• Abolition

    When the Founding Fathers wrote the U.S. Constitution, they thought about including something that would eliminate slavery. In the end, they decided it wasn’t the right time.

    Southern plantations depended on slaves for free labor; northern industries relied on slaves too. Private citizens and the slaves themselves would have to make change if they wanted it.


    Fun Facts

    • It was illegal to teach a slave how to read or write. Slave owners were afraid that if slaves could read and write, they might read antislavery books and get ideas. They could write to each other or write to people in the north who disapproved of slavery. They might start a rebellion.
    • Still, some slaves learned to read and write anyway. One of those people was Frederick Douglas. He ran away to Massachusetts and began speaking and writing about his experiences as a slave. He helped people understand how bad slavery really was.
    • Frederick Douglas joined with other free black people and abolitionists, people who wanted to get rid of slavery.
    • Harriet Tubman was another runaway slave. She and Frederick Douglas preached together about the evils of slavery.
    • Harriet Tubman helped start the Underground Railway, a secret network of safe houses and passageways for runaway slaves to get help.
    • As new states joined the Union, each new state had to decide whether it would allow slavery or not. The country was new and wild. Slaves could help tame it and the temptation to allow slavery was high.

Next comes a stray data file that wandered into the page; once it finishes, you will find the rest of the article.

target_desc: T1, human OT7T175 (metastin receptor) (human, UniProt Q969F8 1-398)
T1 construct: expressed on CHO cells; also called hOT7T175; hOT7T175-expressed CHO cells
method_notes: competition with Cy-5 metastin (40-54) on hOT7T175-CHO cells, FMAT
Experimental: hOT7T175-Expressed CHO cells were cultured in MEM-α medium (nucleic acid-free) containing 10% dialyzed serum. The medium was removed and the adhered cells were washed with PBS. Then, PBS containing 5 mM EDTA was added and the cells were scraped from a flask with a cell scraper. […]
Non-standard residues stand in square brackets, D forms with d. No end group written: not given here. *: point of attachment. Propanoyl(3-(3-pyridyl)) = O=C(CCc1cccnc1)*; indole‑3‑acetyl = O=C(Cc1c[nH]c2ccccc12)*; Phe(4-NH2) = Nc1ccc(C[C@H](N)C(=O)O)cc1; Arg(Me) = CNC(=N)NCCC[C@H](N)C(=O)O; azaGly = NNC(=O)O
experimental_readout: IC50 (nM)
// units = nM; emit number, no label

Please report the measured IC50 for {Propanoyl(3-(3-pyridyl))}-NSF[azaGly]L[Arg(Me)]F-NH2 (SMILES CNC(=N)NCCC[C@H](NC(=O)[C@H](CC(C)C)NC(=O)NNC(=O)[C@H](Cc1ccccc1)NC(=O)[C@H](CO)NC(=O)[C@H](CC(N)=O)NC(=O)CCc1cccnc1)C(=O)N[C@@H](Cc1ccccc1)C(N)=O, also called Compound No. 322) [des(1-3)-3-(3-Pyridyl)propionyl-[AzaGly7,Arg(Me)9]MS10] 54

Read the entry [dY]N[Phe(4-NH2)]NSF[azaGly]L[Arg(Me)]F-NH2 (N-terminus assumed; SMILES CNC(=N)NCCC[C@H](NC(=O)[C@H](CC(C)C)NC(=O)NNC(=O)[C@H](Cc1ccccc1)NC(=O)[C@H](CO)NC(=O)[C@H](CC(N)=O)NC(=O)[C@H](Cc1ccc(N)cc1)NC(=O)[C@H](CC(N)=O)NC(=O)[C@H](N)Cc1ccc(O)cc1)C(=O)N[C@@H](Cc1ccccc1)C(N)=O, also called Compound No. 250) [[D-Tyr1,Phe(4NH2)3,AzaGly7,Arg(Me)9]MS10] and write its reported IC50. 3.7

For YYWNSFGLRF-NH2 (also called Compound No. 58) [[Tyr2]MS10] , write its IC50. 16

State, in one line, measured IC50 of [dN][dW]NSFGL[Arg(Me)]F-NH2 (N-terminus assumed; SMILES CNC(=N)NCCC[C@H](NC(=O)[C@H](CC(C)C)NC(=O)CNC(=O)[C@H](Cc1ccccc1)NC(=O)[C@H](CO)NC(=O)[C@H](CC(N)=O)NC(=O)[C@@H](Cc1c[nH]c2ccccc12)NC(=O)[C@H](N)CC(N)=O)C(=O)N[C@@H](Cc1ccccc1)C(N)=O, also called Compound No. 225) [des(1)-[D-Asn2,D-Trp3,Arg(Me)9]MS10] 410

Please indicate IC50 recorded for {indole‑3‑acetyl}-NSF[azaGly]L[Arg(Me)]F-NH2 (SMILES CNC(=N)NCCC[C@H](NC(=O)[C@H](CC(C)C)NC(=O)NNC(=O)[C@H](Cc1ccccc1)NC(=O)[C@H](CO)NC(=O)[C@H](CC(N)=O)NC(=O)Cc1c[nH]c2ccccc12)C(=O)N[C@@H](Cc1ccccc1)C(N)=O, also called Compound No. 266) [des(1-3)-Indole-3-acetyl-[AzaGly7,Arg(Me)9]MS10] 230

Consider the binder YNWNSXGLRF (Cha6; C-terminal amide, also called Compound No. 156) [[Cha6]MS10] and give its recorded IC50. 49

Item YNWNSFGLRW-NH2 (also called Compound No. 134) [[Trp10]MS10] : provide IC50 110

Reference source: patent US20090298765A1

• The Missouri Compromise was a law that said that slaves could be held only south of the Mason-Dixon Line. But in 1854, the Kansas-Nebraska Act determined that even states that were further north could decide whether or not to keep slaves.
    • This decision made people in the North really angry. They didn’t want slavery to spread. One of those people was a lawyer named Abraham Lincoln. He decided to run for president.
    • But the South wouldn’t give up easily. It was a long, hard struggle to free the slaves.



    Abolition: to make slavery illegal

    Underground Railroad: a series of safe houses and secret passageways for runaway slaves


    Questions and Answers

    Question: What happened if a slave ran away and was caught?

    Answer: Runaway slaves who were caught faced stiff consequences, including whippings and even death.


    Learn More

    Visit PBS to watch a video about the abolitionists.


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